18 U.S.C. § 2243(b). In order to prove that a defendant is guilty of violating this statute, the Government must show: (1) that the defendant "knowingly engage[d] in a sexual act"; (2) that the sexual act occurred "in a . . . Federal prison"; (3) that the person with whom the defendant engaged in the sexual act with was "in official detention"; and (4) that the defendant engaged in the sexual act while victim was "[u]nder the custodial, supervisory, or disciplinary authority over the person so engaging." Id.; see also United States v. Ford, No. 07-602, 2008 WL 2439867, at *2 (D. Utah June 13, 2008). As the Court noted, supra, Defendant conceded at trial that he knowingly engaged in sexual acts with Messrs. Ocasio and Pena-Ruiz while these men were officially detained in a federal prison. The sole issue raised on appeal is whether the Magistrate Judge correctly found beyond a reasonable doubt that Ocasio and Pena-Ruiz were under Defendant's custodial or supervisory authority when the sexual acts for which he was convicted took place.*fn2 As the Court now explains, it is not persuaded by Defendant's argument that he had no custodial or supervisory authority over Ocasio and PenaRuiz when he engaged in the conduct at issue in this matter, and will accordingly affirm Judge Rosen's judgment of conviction.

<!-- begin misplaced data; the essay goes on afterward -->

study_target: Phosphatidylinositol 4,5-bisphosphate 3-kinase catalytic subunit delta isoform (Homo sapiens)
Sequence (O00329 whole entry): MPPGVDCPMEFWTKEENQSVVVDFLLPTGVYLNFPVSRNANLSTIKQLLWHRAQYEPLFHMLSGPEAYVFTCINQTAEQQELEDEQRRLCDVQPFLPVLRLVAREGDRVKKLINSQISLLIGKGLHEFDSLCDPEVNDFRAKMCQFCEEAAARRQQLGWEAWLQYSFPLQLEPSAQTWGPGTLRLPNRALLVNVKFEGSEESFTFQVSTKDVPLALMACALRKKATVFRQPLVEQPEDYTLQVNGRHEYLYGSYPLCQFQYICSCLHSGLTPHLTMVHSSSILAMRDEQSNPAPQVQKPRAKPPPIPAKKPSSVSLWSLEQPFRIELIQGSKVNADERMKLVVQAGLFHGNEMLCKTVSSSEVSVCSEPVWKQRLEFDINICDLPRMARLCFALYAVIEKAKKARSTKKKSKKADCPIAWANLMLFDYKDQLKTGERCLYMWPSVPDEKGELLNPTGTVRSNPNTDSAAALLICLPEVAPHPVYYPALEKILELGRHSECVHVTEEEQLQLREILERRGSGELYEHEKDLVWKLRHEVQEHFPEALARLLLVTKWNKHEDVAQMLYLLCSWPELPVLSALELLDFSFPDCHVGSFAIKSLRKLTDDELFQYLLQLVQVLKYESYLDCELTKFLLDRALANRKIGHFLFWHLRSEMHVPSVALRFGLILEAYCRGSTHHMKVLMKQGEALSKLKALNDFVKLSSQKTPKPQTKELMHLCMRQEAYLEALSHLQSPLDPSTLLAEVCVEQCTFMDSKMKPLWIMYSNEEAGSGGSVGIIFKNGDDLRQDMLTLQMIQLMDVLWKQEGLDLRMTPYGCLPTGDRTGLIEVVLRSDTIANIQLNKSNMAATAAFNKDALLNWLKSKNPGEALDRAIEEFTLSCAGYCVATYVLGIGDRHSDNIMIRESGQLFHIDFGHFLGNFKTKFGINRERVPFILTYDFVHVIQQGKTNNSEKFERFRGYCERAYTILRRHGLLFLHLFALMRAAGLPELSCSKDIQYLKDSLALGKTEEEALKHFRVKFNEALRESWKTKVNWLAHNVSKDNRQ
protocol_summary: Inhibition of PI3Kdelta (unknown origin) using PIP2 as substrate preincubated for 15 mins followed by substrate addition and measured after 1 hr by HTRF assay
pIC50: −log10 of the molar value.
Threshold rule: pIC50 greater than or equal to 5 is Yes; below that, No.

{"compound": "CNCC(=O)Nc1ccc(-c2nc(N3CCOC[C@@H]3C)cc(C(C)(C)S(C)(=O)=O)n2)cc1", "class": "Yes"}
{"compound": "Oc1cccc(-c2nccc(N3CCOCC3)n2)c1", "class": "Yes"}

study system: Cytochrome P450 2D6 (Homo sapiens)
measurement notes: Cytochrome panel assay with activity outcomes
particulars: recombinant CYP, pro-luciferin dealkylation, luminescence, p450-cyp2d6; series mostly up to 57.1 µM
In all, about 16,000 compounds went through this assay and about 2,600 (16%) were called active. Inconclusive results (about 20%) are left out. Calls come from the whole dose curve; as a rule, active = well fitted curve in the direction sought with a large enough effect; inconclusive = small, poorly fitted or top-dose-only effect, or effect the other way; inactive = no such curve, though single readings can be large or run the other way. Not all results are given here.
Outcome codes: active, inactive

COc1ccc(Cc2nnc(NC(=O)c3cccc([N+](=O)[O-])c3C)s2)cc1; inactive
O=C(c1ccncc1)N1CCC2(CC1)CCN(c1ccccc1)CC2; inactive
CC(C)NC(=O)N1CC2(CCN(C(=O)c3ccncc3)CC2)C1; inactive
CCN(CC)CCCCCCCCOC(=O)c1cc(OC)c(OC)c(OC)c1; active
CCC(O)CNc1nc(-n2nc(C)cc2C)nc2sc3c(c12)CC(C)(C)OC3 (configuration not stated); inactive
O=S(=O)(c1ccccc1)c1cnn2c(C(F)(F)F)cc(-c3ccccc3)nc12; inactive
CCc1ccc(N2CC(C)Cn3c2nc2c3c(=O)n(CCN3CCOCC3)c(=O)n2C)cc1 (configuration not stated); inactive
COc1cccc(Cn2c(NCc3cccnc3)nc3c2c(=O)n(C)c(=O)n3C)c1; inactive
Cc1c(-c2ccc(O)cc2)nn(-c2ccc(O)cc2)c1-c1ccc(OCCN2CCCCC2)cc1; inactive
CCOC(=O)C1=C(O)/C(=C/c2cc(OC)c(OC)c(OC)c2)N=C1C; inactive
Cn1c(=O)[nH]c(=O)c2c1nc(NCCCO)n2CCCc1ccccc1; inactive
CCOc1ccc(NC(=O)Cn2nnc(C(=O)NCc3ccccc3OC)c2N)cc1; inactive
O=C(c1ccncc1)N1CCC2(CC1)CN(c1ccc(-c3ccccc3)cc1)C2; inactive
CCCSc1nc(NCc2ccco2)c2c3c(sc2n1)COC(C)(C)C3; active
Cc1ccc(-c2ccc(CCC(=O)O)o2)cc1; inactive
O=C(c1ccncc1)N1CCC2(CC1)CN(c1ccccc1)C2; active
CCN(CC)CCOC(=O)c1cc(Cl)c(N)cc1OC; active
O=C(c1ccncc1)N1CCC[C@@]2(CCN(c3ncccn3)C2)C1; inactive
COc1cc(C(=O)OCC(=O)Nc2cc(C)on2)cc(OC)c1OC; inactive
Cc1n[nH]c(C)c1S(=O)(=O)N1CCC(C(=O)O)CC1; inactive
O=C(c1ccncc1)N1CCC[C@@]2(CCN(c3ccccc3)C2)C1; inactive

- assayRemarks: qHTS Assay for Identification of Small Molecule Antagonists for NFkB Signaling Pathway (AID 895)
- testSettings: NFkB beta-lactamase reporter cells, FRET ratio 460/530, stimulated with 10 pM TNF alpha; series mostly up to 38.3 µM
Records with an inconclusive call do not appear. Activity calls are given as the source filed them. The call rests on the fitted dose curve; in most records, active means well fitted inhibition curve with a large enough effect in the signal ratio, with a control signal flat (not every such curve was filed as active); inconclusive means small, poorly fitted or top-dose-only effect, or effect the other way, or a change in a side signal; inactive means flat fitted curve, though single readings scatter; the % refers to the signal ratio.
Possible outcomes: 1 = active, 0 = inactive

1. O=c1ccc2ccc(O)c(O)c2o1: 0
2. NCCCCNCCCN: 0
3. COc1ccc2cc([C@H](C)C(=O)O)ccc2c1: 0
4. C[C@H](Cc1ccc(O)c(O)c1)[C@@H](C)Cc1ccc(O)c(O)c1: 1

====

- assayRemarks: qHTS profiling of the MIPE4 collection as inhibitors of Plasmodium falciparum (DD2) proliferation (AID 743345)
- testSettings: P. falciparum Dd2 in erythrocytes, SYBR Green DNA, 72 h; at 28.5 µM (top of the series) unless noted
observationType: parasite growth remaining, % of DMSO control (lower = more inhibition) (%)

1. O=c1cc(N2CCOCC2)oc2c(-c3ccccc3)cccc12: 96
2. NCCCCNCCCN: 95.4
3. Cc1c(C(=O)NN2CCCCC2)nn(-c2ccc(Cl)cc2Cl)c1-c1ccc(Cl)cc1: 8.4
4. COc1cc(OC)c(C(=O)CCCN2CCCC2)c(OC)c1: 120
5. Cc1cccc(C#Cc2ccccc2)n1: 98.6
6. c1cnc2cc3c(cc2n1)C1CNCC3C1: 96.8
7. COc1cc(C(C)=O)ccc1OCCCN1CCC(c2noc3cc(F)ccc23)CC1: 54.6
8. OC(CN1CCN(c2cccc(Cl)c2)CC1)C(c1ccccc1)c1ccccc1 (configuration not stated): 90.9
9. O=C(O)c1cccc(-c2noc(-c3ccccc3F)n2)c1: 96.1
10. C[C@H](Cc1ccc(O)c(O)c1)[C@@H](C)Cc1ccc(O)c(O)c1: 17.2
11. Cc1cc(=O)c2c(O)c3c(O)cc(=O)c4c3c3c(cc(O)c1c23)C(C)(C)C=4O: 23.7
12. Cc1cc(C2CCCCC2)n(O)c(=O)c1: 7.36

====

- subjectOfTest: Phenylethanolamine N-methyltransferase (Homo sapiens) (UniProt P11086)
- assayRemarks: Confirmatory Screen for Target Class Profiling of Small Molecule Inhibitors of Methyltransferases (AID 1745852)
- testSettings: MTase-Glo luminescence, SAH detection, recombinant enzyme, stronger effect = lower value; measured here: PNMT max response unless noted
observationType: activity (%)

"The starting point of any statutory analysis is the language of the statute." Dobrek v. Phelan, 419 F.3d 259, 263 (3d Cir. 2005) (citation omitted). In reviewing the language of the statute, the Court must assume "that the legislative purpose is expressed by the ordinary meaning of the words used." Air Courier Conference of America/International Committee v. United States Postal Service, 959 F.2d 1213, 1218 (3d Cir. 1992) (quoting American Tobacco Co. v. Patterson, 456 U.S. 63, 68 (1982)). If the ordinary meaning of the statutory language is plain and unambiguous, "that is the end of the matter." Good Samaritan Hosp. v. Shalala, 508 U.S. 402, 409 (1993) (citation omitted).